More questions than answers in C.A.R. Russian journalist deaths

By AT editor - 2 August 2018 at 7:00 am
More questions than answers in C.A.R. Russian journalist deaths

In Moscow, there was an outpouring of support at the Central House of Journalists following the news that three Russian journalists – Kirill Radchenko, Alexander Rastorguyev, and Orkhan Dzhemal – were killed in an ambush near the Central African Republic town of Sibut.

Vyacheslav Umanovsky, head of the Russian journalists union, said one day a permanent memorial may go there. First, however, his colleagues around the world, including the Committee to Protect Journalists and the European Federation of Journalists, demand an investigation into what happened.

Perhaps no one wants those answers more than exiled Kremlin critic Mikhail Khodorkovsky, who said the three men working for his Center for Investigation Management project were “among the best specialists in Russia” as they launched a probe into Russian mercenaries active in the CAR. 

“I certainly feel a heavy load. This is not the first time in my life when people with whom I worked or with whom I stood side by side in dangerous situations or for which I was responsible have perished,” he said in a Facebook post. “I live with this,” he added, extending condolences to those with a greater loss.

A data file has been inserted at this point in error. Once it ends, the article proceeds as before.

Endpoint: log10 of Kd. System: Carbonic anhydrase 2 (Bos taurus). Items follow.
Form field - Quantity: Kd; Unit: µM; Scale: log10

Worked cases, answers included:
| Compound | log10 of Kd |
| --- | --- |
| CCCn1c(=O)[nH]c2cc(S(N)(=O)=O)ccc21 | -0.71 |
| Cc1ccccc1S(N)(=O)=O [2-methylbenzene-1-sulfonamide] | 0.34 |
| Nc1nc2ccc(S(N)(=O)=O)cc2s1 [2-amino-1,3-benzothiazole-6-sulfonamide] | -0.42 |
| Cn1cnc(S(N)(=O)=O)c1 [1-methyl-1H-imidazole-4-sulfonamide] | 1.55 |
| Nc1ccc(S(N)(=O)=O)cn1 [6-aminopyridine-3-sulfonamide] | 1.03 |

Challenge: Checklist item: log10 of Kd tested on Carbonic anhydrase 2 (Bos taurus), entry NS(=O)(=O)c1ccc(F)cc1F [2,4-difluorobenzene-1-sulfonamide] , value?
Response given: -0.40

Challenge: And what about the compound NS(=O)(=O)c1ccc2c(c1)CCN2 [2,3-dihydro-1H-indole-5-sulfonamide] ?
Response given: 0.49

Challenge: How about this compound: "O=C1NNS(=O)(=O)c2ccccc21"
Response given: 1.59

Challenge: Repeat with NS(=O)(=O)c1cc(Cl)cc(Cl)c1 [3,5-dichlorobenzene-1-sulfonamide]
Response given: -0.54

The Russian government confirmed the deaths Tuesday but said its embassy in CAR new nothing of the reporters’ plans. The Ministry of Foreign Affairs said the three journalists were “in possession of their journalist IDs only,” but there are multiple Russian media accounts reporting they held fake Izvestia press credentials.

Moscow has developed a close relationship with CAR President Faustin-Archange Touadéra, and readily admits to interest in mining concessions. Russia also provides training, technical assistance and weapons to the chronically volatile nation, in compliance with a United Nations Security Council resolution.

What’s less clear is the role of the illegal private military company, believed to be Wagner Group, which is known to have a presence in Sudan and potentially in Libya on the African continent. That’s what the three journalists were assigned to delve into, raising speculation that their deaths may be linked to the sensitive nature of the assignment.

Image: Obruchevsky Press Center, RTVI video

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